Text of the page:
Naomi Sugie, Department of Criminology, Law and Society, University of California, Irvine

image of Naomi Sugie

: Naomi F. Sugie is an Assistant Professor in the Criminology, Law and Society Department at the University of California, Irvine. Her research focuses on issues of punishment and crime, employment, families, inequality, and new technologies for research with hard-to-reach groups. Her recent projects examine prisoner reentry and the consequences of criminal justice contact for employment, mental health, and political participation. Her work is published in journals such as American Journal of Sociology, American Sociological Review, Demography, Social Forces, and Social Problems, and has been supported by the National Institutes of Health, National Institute of Justice, and National Science Foundation. Sugie earned a Ph.D. in Sociology and Social Policy, as well as a specialization in Demography, from Princeton University.

Criminal Justice Contact and Employment Trajectories Among Young Adults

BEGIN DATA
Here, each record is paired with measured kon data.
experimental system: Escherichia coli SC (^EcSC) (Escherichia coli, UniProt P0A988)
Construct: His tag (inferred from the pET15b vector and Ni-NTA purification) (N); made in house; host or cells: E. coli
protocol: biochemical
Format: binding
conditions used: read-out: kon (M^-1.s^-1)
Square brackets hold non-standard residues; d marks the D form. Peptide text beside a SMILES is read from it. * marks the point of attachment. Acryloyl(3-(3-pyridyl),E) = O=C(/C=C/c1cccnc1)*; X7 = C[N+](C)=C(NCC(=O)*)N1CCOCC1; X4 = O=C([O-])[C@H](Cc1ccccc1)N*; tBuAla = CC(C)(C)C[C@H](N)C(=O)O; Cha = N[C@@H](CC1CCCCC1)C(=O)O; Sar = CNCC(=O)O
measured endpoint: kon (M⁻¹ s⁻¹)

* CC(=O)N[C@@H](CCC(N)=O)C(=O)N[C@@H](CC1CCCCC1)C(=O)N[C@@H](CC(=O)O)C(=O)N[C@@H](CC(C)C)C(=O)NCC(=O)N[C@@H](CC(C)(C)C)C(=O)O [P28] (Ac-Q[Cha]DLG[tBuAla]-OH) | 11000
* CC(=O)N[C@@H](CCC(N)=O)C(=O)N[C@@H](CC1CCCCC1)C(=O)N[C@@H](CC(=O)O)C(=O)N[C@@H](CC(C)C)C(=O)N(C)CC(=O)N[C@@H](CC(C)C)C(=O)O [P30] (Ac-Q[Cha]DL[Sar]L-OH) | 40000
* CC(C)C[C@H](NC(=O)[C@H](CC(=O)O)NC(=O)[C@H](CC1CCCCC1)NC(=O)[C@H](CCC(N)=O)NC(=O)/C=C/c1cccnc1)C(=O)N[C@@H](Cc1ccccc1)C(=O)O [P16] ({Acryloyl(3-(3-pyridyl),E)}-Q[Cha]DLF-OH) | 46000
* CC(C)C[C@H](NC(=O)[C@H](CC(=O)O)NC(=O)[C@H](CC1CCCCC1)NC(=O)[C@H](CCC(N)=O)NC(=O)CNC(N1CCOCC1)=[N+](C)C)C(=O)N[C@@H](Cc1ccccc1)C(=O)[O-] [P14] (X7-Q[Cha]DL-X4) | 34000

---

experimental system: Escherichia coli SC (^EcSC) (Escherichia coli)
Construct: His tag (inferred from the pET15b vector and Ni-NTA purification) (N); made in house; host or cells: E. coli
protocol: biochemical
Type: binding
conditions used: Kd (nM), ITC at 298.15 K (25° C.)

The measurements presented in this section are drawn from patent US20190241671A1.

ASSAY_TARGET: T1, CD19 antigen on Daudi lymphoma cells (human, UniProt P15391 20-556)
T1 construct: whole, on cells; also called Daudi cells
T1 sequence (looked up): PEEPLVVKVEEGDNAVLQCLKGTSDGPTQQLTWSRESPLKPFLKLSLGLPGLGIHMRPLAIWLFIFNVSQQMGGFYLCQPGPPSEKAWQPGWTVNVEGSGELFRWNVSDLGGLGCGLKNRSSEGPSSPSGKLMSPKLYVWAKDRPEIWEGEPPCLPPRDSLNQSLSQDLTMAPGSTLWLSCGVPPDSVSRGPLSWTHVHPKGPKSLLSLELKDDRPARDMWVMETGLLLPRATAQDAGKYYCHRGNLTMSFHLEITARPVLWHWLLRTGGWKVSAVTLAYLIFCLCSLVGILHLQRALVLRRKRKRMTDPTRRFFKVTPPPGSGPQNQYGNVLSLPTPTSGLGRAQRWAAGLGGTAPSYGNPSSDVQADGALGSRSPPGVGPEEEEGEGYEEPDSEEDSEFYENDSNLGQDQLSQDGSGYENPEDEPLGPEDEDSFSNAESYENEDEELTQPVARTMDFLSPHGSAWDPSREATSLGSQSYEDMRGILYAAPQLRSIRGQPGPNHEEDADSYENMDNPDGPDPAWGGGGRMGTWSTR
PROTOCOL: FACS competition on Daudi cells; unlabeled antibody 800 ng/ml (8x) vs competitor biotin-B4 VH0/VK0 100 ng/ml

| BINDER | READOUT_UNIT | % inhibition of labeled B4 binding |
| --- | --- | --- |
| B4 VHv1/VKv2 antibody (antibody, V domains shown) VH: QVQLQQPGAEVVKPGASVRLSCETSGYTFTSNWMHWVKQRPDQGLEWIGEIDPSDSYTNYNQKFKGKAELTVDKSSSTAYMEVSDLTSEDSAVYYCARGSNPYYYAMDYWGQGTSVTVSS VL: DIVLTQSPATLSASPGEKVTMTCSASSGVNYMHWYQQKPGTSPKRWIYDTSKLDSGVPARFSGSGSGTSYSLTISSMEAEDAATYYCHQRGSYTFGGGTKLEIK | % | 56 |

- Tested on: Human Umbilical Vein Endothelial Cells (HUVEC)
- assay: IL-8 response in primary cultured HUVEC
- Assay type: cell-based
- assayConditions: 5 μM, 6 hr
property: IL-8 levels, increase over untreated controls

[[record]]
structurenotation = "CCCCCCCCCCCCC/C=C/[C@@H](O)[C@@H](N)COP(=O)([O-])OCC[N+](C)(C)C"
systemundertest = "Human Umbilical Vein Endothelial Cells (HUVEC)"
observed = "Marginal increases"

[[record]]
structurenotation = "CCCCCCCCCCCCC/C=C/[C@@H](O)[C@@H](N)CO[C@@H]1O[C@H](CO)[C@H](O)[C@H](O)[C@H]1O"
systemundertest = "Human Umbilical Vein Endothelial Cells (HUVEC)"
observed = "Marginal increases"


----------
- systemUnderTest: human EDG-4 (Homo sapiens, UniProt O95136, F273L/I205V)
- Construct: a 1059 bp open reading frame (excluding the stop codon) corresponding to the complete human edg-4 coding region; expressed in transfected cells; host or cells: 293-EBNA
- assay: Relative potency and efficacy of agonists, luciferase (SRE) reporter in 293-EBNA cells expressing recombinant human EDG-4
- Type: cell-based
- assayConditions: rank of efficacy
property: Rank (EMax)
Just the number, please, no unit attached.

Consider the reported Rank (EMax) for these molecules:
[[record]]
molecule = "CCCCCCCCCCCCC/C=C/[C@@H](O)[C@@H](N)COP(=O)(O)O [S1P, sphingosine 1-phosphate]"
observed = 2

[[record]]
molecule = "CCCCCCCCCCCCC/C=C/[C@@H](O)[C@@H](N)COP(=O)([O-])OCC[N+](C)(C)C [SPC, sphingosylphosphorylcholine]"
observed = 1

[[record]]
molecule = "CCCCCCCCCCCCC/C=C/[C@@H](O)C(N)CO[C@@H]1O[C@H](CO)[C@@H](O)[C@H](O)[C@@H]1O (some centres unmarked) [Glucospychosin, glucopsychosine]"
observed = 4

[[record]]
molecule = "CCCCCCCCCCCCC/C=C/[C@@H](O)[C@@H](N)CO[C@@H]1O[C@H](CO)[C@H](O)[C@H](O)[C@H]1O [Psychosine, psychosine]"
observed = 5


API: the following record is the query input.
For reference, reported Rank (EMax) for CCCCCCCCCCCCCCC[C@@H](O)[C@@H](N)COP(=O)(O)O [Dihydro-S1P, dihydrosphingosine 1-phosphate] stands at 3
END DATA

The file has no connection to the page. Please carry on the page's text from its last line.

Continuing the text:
In the United States, the expansive reach of the criminal justice system has made it a consequential labor market institution. As Western and Beckett explain in their seminal article on incarceration (1999), the criminal justice system provides two functions: first, incarceration removes less-skilled people from labor force counts, which diminishes the appearance of labor market inequalities in the short term. Second, the stigma of incarceration and criminal records negatively impact employment, wages, and earnings, which leads to labor market inequalities in the long term. Although scholarship on labor market and criminal justice systems centers on incarceration in prison, other forms of criminal justice contact (including arrest, incarceration in jails, and supervision) are more prevalent. The lack of attention to these other forms of contact suggests that the consequences of the criminal justice system for labor market outcomes have a far greater reach than currently considered. This project will assess the short- and long-term consequences of criminal justice contact for labor force participation and labor market outcomes using nationally representative data from the National Longitudinal Survey of Youth 1997. In addition to labor market outcomes that are commonly considered (e.g., any employment, wages, and earnings), the study will utilize monthly measures of labor market outcomes, combined with novel sequence analysis methods, to assess instability and precariousness of employment and wages.